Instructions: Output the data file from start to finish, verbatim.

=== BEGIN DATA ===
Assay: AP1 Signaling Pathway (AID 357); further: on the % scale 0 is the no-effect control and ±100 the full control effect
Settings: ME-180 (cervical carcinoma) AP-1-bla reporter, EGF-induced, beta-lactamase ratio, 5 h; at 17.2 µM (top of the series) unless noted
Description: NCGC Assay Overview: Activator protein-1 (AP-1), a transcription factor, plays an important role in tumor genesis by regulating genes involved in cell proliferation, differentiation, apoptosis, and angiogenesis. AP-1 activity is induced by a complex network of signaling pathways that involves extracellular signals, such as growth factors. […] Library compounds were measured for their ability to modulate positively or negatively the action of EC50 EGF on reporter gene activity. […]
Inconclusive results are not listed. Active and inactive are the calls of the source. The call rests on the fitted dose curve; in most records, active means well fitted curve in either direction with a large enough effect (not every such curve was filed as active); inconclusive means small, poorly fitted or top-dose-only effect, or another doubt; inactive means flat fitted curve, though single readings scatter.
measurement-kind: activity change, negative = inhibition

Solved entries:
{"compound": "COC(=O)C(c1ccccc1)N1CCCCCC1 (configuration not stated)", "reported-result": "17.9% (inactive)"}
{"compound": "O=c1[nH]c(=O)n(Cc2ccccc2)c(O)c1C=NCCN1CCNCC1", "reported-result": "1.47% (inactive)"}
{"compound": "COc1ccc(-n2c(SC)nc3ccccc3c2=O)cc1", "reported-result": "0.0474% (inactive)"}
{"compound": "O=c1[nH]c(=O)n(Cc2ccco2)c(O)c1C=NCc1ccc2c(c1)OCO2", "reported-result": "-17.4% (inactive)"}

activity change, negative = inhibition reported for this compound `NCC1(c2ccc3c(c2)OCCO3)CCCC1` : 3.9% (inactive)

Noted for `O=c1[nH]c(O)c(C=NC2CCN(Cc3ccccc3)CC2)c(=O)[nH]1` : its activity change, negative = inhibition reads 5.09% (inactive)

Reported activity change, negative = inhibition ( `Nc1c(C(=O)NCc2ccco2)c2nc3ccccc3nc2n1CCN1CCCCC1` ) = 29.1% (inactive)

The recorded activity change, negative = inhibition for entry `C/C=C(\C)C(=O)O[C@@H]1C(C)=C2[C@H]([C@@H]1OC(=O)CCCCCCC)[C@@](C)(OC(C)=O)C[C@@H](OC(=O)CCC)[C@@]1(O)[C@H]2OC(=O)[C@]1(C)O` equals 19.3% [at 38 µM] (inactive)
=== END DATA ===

Assay: AP1 Signaling Pathway (AID 357); further: on the % scale 0 is the no-effect control and ±100 the full control effect
Settings: ME-180 (cervical carcinoma) AP-1-bla reporter, EGF-induced, beta-lactamase ratio, 5 h; at 17.2 µM (top of the series) unless noted
Description: NCGC Assay Overview: Activator protein-1 (AP-1), a transcription factor, plays an important role in tumor genesis by regulating genes involved in cell proliferation, differentiation, apoptosis, and angiogenesis. AP-1 activity is induced by a complex network of signaling pathways that involves extracellular signals, such as growth factors. […] Library compounds were measured for their ability to modulate positively or negatively the action of EC50 EGF on reporter gene activity. […]
Inconclusive results are not listed. Active and inactive are the calls of the source. The call rests on the fitted dose curve; in most records, active means well fitted curve in either direction with a large enough effect (not every such curve was filed as active); inconclusive means small, poorly fitted or top-dose-only effect, or another doubt; inactive means flat fitted curve, though single readings scatter.
measurement-kind: activity change, negative = inhibition

Solved entries:
{"compound": "COC(=O)C(c1ccccc1)N1CCCCCC1 (configuration not stated)", "reported-result": "17.9% (inactive)"}
{"compound": "O=c1[nH]c(=O)n(Cc2ccccc2)c(O)c1C=NCCN1CCNCC1", "reported-result": "1.47% (inactive)"}
{"compound": "COc1ccc(-n2c(SC)nc3ccccc3c2=O)cc1", "reported-result": "0.0474% (inactive)"}
{"compound": "O=c1[nH]c(=O)n(Cc2ccco2)c(O)c1C=NCc1ccc2c(c1)OCO2", "reported-result": "-17.4% (inactive)"}

activity change, negative = inhibition reported for this compound `NCC1(c2ccc3c(c2)OCCO3)CCCC1` : 3.9% (inactive)

Noted for `O=c1[nH]c(O)c(C=NC2CCN(Cc3ccccc3)CC2)c(=O)[nH]1` : its activity change, negative = inhibition reads 5.09% (inactive)

Reported activity change, negative = inhibition ( `Nc1c(C(=O)NCc2ccco2)c2nc3ccccc3nc2n1CCN1CCCCC1` ) = 29.1% (inactive)

The recorded activity change, negative = inhibition for entry `C/C=C(\C)C(=O)O[C@@H]1C(C)=C2[C@H]([C@@H]1OC(=O)CCCCCCC)[C@@](C)(OC(C)=O)C[C@@H](OC(=O)CCC)[C@@]1(O)[C@H]2OC(=O)[C@]1(C)O` equals 19.3% [at 38 µM] (inactive)